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Digital Tops Analog Cable, Says Analyst

Cable had a great second quarter with higher than expected revenue boosts and continued inroads into the telephone business. Digital cable also reached the tipping point, with more digital subs than analog for the first time.

Merrill Lynch estimates that 50.7% of cable subs had digital service as of midyear 2006, up from a tad under 50%.

That's according to a report from analyst Glen Campbell on the performance of major cable and telecom companies in the second quarter, excluding Cox, which the company does not track.

Cable sector revenue growth was up 12% in the second quarter vs. 9.7% for the same quarter in 2005. Cablevision showed the most revenue growth at 17.8%, with Comcast moving into double-digits at 10.5%.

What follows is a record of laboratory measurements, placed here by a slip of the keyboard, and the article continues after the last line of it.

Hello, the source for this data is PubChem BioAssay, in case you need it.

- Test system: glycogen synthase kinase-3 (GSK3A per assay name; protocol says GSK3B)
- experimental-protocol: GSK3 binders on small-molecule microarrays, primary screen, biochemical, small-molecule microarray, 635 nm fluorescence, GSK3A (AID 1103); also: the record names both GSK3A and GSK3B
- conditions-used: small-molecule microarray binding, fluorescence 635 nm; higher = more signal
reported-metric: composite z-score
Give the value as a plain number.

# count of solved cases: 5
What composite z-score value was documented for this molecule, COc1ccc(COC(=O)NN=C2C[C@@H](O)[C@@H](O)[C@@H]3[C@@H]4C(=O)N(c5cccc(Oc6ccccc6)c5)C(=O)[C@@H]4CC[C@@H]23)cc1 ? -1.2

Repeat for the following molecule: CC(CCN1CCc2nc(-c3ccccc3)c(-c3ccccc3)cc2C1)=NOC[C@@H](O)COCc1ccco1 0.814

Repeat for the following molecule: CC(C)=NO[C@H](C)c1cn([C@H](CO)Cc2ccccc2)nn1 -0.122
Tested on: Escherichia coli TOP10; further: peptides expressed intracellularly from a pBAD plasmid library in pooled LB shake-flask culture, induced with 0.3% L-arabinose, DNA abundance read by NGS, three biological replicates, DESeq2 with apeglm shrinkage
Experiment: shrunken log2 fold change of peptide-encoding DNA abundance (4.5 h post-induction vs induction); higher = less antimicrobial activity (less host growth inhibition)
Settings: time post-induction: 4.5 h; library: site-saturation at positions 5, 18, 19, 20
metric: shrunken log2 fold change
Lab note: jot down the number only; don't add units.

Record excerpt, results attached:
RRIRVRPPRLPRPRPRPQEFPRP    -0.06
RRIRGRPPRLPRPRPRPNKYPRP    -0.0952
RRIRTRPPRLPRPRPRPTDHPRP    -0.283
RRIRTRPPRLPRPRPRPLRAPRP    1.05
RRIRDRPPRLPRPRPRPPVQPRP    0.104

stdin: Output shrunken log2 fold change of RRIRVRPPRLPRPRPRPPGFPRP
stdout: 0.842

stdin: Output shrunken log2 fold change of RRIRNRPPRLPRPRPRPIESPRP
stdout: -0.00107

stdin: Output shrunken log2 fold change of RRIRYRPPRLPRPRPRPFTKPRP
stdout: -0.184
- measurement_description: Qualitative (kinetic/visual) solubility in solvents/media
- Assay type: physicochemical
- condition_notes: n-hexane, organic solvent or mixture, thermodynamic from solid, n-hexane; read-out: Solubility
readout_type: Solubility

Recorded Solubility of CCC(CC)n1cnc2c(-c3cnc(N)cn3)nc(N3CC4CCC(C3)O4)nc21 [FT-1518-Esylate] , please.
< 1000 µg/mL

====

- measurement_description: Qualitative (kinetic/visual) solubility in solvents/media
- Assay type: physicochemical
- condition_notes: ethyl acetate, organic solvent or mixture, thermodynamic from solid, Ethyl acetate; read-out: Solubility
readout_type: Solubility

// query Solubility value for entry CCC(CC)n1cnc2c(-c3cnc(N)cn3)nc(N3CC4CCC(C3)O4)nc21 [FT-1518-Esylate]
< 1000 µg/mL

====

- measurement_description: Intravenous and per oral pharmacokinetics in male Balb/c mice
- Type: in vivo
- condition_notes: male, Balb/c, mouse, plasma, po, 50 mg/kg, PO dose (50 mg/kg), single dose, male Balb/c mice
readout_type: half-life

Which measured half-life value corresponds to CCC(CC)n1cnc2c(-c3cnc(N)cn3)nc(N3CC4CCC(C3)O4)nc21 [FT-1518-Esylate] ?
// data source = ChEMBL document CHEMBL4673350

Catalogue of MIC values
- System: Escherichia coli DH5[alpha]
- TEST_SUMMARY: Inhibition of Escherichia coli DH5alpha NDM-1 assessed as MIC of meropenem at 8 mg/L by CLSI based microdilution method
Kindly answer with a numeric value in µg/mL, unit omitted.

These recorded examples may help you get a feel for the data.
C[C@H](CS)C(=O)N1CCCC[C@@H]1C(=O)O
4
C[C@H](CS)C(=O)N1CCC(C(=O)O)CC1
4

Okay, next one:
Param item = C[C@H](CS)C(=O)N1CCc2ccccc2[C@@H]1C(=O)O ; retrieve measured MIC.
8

Basic cable sub growth was minimal after a record first quarter, said the financial

analyst, but he still saw potential basic sub gains linked to the rollout of phone service. By contrast, DBS sub growth, at 320,000, was the lowest in at least the past five years, when Merrill Lynch began tracking it.

Cable modem sub growth outpaced projections. The six top operators (though, again, Cox is excluded), added 704,000 modem subs in the second quarter.

Cable's gains in phone came at the expense of the traditional phone companies, whose wireline revenues fell 3.9%. Verizon's residential lines were down 9.5% and AT&T's down 7.7%, for example. Almost two-thirds of U.S. homes are now capable of getting phone service through cable.

AS cable phone subscriptions rise, says Cunningham, "customers seem happy to plough savings from cheaper phone service into new digital TV services."